This is photography composition continued. If you want to see part 1, read it here.
Let's go on with the compositional guidelines:
The Dutch (actually Deutsch) angle
The name Dutch angle came from a mispronunciation of the word Deutsch, so it actually has to do with Germany, not The Netherlands. It came from German filmography and nowadays is also called the German angle.
The Dutch angle is simply when we tilt the camera on its axis, in order to create a tilted horizon line. It has the impression of a tilted head. This is very useful when you want to create a sense of uneasiness and make your image look unsteady and unusual. It can also be seen in many noir films where these kinds of emotions are the goal.
Chiaroscuro in photography
Chiaroscuro is a technique mostly met in painting, but it can also be used in photography. It is mainly the play between light and shadow, where the contrast is usually exaggerated and bright parts look very bright whereas dark parts look almost black. It comes from the Latin words Clarus (clear, bright) and Obscurus (dark, obscure). The Italian term Chiaroscuro is now commonly used that comes from the respective Italian words Chiaro and Oscuro.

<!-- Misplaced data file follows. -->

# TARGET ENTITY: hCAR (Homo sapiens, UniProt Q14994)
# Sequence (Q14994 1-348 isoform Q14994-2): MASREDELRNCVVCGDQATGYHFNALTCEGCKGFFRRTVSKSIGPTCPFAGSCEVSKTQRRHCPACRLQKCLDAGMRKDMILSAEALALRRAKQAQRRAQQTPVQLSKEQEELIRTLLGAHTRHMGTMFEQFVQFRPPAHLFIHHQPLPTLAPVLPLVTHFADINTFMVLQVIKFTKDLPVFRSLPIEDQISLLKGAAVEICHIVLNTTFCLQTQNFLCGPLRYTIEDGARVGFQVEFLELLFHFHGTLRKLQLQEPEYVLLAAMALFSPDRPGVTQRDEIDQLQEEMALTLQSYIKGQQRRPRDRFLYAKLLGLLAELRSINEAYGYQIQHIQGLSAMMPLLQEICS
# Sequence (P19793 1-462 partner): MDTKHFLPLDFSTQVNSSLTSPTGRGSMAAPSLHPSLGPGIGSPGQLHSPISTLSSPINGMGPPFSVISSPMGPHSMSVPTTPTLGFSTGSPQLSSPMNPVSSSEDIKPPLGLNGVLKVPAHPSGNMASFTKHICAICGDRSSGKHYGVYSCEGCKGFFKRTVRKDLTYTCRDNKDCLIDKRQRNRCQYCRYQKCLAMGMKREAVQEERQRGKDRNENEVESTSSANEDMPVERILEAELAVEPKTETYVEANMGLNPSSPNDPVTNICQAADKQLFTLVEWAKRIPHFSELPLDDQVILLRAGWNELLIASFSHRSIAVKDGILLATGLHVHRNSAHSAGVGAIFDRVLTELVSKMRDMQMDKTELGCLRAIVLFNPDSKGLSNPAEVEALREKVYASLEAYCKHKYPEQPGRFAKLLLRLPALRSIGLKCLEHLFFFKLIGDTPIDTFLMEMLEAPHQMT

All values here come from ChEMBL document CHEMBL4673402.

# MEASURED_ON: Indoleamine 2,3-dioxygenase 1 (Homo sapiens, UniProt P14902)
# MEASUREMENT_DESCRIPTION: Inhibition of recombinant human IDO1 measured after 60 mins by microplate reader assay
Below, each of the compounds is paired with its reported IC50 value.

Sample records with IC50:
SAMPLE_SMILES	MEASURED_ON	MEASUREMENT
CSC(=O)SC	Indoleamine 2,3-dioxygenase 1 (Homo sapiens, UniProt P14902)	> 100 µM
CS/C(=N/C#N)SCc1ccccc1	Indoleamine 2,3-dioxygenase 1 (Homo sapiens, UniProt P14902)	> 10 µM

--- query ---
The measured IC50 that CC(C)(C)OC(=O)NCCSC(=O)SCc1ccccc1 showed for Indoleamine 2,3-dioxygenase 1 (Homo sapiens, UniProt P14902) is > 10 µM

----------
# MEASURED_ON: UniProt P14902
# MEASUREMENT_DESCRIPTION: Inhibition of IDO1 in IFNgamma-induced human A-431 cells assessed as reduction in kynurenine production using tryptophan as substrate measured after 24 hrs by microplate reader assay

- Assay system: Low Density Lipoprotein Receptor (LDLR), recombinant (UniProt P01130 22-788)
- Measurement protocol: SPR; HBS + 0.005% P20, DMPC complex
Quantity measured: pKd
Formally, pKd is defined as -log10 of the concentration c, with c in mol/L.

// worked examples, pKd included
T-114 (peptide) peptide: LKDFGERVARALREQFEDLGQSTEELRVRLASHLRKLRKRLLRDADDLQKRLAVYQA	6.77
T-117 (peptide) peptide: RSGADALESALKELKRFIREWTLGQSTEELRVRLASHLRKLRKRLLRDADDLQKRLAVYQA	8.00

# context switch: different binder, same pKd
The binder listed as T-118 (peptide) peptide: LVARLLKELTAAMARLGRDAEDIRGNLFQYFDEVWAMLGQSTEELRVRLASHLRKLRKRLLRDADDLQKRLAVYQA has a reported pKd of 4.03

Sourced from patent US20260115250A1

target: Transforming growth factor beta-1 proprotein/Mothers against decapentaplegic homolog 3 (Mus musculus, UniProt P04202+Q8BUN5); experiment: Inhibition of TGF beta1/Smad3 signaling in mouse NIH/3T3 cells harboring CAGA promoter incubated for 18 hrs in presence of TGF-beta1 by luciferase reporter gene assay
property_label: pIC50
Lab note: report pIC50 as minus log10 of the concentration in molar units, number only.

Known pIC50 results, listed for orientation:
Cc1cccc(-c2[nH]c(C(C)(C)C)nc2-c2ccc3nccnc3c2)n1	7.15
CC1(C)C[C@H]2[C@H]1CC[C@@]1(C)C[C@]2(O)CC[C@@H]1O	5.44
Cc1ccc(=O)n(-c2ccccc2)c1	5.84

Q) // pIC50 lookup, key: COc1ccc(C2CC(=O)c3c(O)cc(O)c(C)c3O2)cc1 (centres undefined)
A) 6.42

In photography, you can achieve this by using a single sidelight source that illuminates your subject and leaves the rest of the image dark. You can then exaggerate the effect even further by increasing the contrast in your post-processing. Chiaroscuro has the ability to create stronger dynamics within your photograph.
Placing your subject off-center in the frame might help you give more emphasis to its surroundings while at the same time paying attention to it, being in the foreground. It is a technique I do not commonly use, but have done so on a few occasions. It sometimes might help with the dynamics of your image, depending of course on the rest of the composition.